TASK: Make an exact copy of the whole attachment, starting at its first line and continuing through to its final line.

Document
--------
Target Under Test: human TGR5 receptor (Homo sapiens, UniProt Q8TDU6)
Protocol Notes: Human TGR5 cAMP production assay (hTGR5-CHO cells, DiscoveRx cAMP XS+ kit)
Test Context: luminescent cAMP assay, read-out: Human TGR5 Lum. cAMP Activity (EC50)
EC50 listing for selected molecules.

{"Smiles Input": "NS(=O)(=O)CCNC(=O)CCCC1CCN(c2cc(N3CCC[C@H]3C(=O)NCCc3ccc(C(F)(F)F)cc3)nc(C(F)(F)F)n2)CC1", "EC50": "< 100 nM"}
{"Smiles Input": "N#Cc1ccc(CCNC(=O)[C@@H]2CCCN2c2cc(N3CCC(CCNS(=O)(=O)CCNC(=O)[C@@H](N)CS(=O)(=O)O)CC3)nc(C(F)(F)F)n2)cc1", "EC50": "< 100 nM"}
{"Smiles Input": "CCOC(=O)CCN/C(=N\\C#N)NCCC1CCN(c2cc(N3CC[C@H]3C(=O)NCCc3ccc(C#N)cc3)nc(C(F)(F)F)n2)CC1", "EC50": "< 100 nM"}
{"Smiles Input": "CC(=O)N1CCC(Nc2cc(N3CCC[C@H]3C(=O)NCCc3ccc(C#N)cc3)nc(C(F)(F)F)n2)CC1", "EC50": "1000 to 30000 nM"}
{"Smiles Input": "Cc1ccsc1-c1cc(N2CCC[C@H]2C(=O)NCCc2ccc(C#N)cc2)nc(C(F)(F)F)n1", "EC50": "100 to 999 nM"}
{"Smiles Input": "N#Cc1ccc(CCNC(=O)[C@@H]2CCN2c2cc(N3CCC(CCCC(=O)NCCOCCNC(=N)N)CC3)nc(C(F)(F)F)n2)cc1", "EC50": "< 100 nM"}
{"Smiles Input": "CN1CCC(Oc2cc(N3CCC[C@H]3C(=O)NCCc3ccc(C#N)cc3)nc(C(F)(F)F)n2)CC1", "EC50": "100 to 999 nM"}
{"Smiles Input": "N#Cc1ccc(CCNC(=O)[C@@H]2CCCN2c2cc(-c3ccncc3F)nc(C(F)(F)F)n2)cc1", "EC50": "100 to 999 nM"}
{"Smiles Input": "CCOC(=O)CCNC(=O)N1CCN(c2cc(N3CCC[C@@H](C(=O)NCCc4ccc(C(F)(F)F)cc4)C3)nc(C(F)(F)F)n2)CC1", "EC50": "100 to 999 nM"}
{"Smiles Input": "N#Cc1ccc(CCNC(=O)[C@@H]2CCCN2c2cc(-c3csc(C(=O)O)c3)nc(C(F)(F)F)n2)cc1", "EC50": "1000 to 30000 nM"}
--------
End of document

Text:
Target Under Test: human TGR5 receptor (Homo sapiens, UniProt Q8TDU6)
Protocol Notes: Human TGR5 cAMP production assay (hTGR5-CHO cells, DiscoveRx cAMP XS+ kit)
Test Context: luminescent cAMP assay, read-out: Human TGR5 Lum. cAMP Activity (EC50)
EC50 listing for selected molecules.

{"Smiles Input": "NS(=O)(=O)CCNC(=O)CCCC1CCN(c2cc(N3CCC[C@H]3C(=O)NCCc3ccc(C(F)(F)F)cc3)nc(C(F)(F)F)n2)CC1", "EC50": "< 100 nM"}
{"Smiles Input": "N#Cc1ccc(CCNC(=O)[C@@H]2CCCN2c2cc(N3CCC(CCNS(=O)(=O)CCNC(=O)[C@@H](N)CS(=O)(=O)O)CC3)nc(C(F)(F)F)n2)cc1", "EC50": "< 100 nM"}
{"Smiles Input": "CCOC(=O)CCN/C(=N\\C#N)NCCC1CCN(c2cc(N3CC[C@H]3C(=O)NCCc3ccc(C#N)cc3)nc(C(F)(F)F)n2)CC1", "EC50": "< 100 nM"}
{"Smiles Input": "CC(=O)N1CCC(Nc2cc(N3CCC[C@H]3C(=O)NCCc3ccc(C#N)cc3)nc(C(F)(F)F)n2)CC1", "EC50": "1000 to 30000 nM"}
{"Smiles Input": "Cc1ccsc1-c1cc(N2CCC[C@H]2C(=O)NCCc2ccc(C#N)cc2)nc(C(F)(F)F)n1", "EC50": "100 to 999 nM"}
{"Smiles Input": "N#Cc1ccc(CCNC(=O)[C@@H]2CCN2c2cc(N3CCC(CCCC(=O)NCCOCCNC(=N)N)CC3)nc(C(F)(F)F)n2)cc1", "EC50": "< 100 nM"}
{"Smiles Input": "CN1CCC(Oc2cc(N3CCC[C@H]3C(=O)NCCc3ccc(C#N)cc3)nc(C(F)(F)F)n2)CC1", "EC50": "100 to 999 nM"}
{"Smiles Input": "N#Cc1ccc(CCNC(=O)[C@@H]2CCCN2c2cc(-c3ccncc3F)nc(C(F)(F)F)n2)cc1", "EC50": "100 to 999 nM"}
{"Smiles Input": "CCOC(=O)CCNC(=O)N1CCN(c2cc(N3CCC[C@@H](C(=O)NCCc4ccc(C(F)(F)F)cc4)C3)nc(C(F)(F)F)n2)CC1", "EC50": "100 to 999 nM"}
{"Smiles Input": "N#Cc1ccc(CCNC(=O)[C@@H]2CCCN2c2cc(-c3csc(C(=O)O)c3)nc(C(F)(F)F)n2)cc1", "EC50": "1000 to 30000 nM"}